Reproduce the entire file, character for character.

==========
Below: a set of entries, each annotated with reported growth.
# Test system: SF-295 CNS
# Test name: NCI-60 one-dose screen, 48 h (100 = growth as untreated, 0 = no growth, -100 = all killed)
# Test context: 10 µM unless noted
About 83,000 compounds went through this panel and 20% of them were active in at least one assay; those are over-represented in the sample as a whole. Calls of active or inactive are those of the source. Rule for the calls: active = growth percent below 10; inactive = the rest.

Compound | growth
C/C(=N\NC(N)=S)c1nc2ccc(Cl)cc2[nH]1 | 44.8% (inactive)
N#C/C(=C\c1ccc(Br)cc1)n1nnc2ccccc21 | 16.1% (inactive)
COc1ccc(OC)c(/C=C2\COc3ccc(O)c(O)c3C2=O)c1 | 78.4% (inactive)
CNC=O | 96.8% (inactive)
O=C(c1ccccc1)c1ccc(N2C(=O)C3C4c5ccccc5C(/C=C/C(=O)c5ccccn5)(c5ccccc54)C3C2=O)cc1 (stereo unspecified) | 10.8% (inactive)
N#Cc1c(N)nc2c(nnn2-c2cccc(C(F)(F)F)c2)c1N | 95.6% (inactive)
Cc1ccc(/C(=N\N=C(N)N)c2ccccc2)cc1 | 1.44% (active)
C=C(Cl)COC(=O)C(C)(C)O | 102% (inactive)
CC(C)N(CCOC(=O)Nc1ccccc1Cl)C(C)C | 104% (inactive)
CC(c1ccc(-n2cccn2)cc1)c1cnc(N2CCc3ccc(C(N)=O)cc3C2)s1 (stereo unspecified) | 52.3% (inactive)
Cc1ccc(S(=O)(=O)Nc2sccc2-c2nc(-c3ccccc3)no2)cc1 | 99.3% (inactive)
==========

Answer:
Below: a set of entries, each annotated with reported growth.
# Test system: SF-295 CNS
# Test name: NCI-60 one-dose screen, 48 h (100 = growth as untreated, 0 = no growth, -100 = all killed)
# Test context: 10 µM unless noted
About 83,000 compounds went through this panel and 20% of them were active in at least one assay; those are over-represented in the sample as a whole. Calls of active or inactive are those of the source. Rule for the calls: active = growth percent below 10; inactive = the rest.

Compound | growth
C/C(=N\NC(N)=S)c1nc2ccc(Cl)cc2[nH]1 | 44.8% (inactive)
N#C/C(=C\c1ccc(Br)cc1)n1nnc2ccccc21 | 16.1% (inactive)
COc1ccc(OC)c(/C=C2\COc3ccc(O)c(O)c3C2=O)c1 | 78.4% (inactive)
CNC=O | 96.8% (inactive)
O=C(c1ccccc1)c1ccc(N2C(=O)C3C4c5ccccc5C(/C=C/C(=O)c5ccccn5)(c5ccccc54)C3C2=O)cc1 (stereo unspecified) | 10.8% (inactive)
N#Cc1c(N)nc2c(nnn2-c2cccc(C(F)(F)F)c2)c1N | 95.6% (inactive)
Cc1ccc(/C(=N\N=C(N)N)c2ccccc2)cc1 | 1.44% (active)
C=C(Cl)COC(=O)C(C)(C)O | 102% (inactive)
CC(C)N(CCOC(=O)Nc1ccccc1Cl)C(C)C | 104% (inactive)
CC(c1ccc(-n2cccn2)cc1)c1cnc(N2CCc3ccc(C(N)=O)cc3C2)s1 (stereo unspecified) | 52.3% (inactive)
Cc1ccc(S(=O)(=O)Nc2sccc2-c2nc(-c3ccccc3)no2)cc1 | 99.3% (inactive)